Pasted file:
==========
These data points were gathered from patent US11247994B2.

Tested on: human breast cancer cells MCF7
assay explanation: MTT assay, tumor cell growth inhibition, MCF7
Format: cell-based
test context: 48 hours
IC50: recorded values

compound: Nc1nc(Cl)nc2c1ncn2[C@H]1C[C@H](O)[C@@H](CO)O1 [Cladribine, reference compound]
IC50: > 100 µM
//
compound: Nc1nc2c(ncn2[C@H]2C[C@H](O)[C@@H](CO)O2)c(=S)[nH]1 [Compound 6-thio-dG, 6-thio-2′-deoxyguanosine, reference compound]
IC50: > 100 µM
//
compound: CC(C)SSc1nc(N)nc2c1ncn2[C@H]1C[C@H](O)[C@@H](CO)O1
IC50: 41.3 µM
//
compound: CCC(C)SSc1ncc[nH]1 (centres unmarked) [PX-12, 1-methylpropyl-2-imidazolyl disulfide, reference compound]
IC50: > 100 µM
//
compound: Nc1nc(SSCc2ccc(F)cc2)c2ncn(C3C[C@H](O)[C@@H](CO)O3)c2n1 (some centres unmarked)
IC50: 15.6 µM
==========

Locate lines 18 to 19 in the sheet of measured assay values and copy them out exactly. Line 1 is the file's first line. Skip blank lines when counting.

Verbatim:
//
compound: Nc1nc(SSCc2ccc(F)cc2)c2ncn(C3C[C@H](O)[C@@H](CO)O3)c2n1 (some centres unmarked)